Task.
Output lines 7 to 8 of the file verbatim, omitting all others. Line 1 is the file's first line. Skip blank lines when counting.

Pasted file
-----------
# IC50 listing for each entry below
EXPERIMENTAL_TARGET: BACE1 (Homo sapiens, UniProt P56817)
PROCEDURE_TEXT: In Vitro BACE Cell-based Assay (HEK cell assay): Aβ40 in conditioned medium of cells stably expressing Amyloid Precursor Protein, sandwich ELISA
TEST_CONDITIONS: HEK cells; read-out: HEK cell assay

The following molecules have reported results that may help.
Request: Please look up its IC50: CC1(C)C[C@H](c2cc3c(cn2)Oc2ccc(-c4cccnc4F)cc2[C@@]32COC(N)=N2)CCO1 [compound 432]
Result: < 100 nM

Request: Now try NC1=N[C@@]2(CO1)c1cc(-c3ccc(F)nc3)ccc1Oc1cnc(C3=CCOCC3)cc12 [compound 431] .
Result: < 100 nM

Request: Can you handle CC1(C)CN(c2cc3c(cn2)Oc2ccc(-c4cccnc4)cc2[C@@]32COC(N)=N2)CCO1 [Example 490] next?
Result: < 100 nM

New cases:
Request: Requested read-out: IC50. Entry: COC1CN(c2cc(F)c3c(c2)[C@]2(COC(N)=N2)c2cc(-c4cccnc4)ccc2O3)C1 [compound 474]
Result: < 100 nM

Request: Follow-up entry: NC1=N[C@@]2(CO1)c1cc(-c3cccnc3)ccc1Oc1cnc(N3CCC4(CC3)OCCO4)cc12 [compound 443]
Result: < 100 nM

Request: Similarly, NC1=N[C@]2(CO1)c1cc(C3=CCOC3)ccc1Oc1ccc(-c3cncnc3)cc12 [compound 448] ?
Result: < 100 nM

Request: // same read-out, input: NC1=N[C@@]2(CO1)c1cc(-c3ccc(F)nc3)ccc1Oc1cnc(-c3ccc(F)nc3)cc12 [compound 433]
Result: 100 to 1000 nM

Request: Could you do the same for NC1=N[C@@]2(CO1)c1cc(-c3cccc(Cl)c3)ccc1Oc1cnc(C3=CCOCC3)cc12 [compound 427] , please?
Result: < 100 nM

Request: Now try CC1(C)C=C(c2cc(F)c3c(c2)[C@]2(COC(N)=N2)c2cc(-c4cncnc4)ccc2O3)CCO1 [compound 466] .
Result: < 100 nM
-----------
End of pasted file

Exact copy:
Result: < 100 nM

Request: Now try NC1=N[C@@]2(CO1)c1cc(-c3ccc(F)nc3)ccc1Oc1cnc(C3=CCOCC3)cc12 [compound 431] .